Category Archives: Alerts

New Branch Coming Soon!

We are pleased to announce that we will be opening a new branch in the Pittsburg Century Plaza Summer 2018. Please be informed that we will be closing the branch at 160 East 10th Street in Pittsburg effective April 16, 2018.

In the interim, please feel free to visit our branch at 1870 A Street in Antioch, or any of our other branch locations.

These necessary changes will help us in fulfilling our commitment to providing the best member service experience.

We thank you for your understanding.

If you have any questions, please contact us at 925-293-1785.

Tax Identity Theft – Part 2

This month’s scam comes directly from the U.S. Department of the Treasury. The IRS has identified an existing scam in which cybercriminals have stolen client data from tax professionals and have filed fraudulent refunds using real taxpayer information, including bank account and routing information for direct deposit.

What is new is that the fraudster then contacts the taxpayer posing as an employee of a debt collection agency working on behalf of the IRS. They ask the taxpayer to take certain steps to return the refund, which actually goes to the criminals.

The IRS is advising taxpayers to contact their financial institution where the direct deposit was received and have them return the refund to the IRS. Taxpayers can contact the agency at their main number (800) 829-1040 for individual returns and (800) 829-4933 for business returns.

The IRS will never contact taxpayers by phone or by e-mail. Any such contact should be considered a scam and immediately purged.

Tax Identity Theft

Tax identity theft is still on the rise. Last year, the IRS identified 14,000 fraudulent tax returns with $900 million claimed in fraudulent refunds, according to an audit report from the U.S. Treasury Inspector for Tax Administration. The IRS uses your Social Security Number (SSN) to make sure your filing is accurate and complete, and that you get any refund you are due. Identity theft can affect how your tax return is processed. An unexpected notice or letter from the IRS could alert you that someone else is using your SSN. The IRS does not start contact with a taxpayer by sending an email, text or social media message that asks for personal or financial information. If you get an email that claims to be from the IRS, do not reply or click on any links. Instead, forward it to .

If someone uses your SSN to file for a tax refund before you do, the IRS might think you already filed and got your refund. When you file your return later, IRS records will show the first filing and refund, and you will get a notice or letter from the IRS saying more than one return was filed for you.

  1. Get an Identity Protection PIN (IP PIN) from the IRS.
    An IP PIN is a six-digit number assigned to eligible taxpayers that helps prevent the misuse of your Social Security number on fraudulent federal income tax returns. You cannot use the IP PIN as your e-file signature PIN.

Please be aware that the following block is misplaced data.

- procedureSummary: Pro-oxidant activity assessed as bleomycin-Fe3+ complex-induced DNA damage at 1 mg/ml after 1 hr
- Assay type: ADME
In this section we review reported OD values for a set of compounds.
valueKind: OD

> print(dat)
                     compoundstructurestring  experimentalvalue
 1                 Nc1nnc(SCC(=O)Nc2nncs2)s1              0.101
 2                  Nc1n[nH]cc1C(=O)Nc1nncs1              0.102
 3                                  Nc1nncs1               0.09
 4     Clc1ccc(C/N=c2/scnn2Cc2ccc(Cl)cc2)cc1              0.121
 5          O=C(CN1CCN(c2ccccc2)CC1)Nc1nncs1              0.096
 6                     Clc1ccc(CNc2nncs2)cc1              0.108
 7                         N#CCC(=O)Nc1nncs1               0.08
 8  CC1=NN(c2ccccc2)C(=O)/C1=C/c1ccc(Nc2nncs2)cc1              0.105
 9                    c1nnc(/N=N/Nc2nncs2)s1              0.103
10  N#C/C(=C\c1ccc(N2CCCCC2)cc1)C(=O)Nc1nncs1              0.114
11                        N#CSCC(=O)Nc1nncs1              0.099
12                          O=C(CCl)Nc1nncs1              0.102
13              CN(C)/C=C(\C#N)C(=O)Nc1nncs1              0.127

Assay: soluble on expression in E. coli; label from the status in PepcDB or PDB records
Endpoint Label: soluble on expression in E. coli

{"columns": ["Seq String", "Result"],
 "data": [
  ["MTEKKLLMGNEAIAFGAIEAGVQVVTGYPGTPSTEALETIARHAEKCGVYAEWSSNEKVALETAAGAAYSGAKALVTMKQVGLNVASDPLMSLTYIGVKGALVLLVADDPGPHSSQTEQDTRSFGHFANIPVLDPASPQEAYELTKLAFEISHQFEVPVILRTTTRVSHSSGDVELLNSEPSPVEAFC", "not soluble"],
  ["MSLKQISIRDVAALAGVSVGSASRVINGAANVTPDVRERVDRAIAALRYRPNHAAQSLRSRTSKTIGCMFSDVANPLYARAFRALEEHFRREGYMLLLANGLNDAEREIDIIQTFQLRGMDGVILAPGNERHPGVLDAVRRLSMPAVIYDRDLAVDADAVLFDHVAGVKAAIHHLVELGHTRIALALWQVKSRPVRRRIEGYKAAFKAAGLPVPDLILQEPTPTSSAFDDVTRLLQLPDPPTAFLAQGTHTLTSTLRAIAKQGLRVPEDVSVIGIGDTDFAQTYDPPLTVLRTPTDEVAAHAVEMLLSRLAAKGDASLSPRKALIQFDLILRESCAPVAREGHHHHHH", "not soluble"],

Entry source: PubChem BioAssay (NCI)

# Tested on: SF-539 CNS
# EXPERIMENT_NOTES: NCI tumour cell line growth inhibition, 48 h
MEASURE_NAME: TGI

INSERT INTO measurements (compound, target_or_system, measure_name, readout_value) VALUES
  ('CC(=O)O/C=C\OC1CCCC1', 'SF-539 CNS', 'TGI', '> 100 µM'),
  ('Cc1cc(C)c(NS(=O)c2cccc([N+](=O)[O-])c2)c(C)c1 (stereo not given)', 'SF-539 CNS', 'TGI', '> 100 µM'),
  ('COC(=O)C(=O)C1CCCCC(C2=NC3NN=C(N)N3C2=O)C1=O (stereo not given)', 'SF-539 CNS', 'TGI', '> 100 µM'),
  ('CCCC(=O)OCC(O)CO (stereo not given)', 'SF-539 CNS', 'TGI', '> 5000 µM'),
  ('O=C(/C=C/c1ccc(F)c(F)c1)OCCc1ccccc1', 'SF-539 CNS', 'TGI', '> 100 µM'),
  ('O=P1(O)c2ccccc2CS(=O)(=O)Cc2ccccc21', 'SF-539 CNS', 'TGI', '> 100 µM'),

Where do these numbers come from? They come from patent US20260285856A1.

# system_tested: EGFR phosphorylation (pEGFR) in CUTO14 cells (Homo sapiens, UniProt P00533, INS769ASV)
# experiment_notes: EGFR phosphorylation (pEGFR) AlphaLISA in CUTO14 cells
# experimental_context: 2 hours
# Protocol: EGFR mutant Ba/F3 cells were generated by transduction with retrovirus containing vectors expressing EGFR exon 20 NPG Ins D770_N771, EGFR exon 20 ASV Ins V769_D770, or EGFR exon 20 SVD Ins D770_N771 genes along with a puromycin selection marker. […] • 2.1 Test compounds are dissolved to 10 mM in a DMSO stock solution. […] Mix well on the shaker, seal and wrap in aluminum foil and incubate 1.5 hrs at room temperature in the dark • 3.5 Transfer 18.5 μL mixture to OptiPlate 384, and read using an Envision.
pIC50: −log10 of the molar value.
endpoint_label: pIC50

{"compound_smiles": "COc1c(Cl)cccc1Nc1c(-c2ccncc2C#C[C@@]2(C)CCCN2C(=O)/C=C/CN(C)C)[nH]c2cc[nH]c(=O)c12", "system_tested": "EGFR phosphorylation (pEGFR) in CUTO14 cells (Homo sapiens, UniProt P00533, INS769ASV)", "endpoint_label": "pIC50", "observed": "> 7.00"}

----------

2. Check your mail and credit union account statements every month.
    If you discover an account you did not open, balance discrepancy, or a purchase you did not make, contact the financial institution or creditor immediately to report the activity.
  3. Monitor your credit reports on a regular basis.
    The federal government has set up for all Americans to receive a free, no-obligation credit report from the three major credit bureaus every twelve months. Read the reports carefully to see if the information is correct. Contact the credit reporting company if there are any mistakes or signs of fraud.

If you think someone used your SSN for a tax refund or a job — or the IRS sends you a notice or letter indicating a problem — contact the IRS immediately. Specialists will work with you to get your tax return filed, get you any refund you are due, and protect your IRS account from identity thieves in the future.

Warning: Lottery Scam Using a CFPB Employee’s Name

Message from CFPB's Stacy Canan: Beward of lottery scams using my name.

I’m Stacy Canan, I lead the Office for Older Americans at the Consumer Financial Protection Bureau, and I’m never going to call you to confirm that you have won a lottery or sweepstakes.

I just found out that my name is being used in an elaborate imposter scam. An imposter scam happens when a criminal tricks you by claiming to be someone you trust. In this case, the scammers are claiming to be me in order to take advantage of you—and steal your money.

This scam has four basic parts:

  • You receive a call notifying you that you’ve won a lottery or sweepstakes prize. Several other calls will follow.
  • One of these calls may come from an imposter claiming to be Stacy Canan, or another CFPB or U.S. government agency official who confirms that you’ve won the prize.
  • Later, you’re told that in order to collect the prize, you must pay the taxes upfront.
  • You send the money to pay the taxes and never hear from any of the callers again.

Signs of an imposter scam

Scams like the above can happen on the phone, through the mail, e-mail, or over the internet. They can occur in person, at home, or at a business. Here are some common signs:

  • You are told you won a sweepstakes or drawing that you did not enter.
  • You’re asked to pay upfront taxes or fees.
  • You’re being pressured to act now. Scammers don’t want you to take the time to do research or to think too carefully before parting with your money.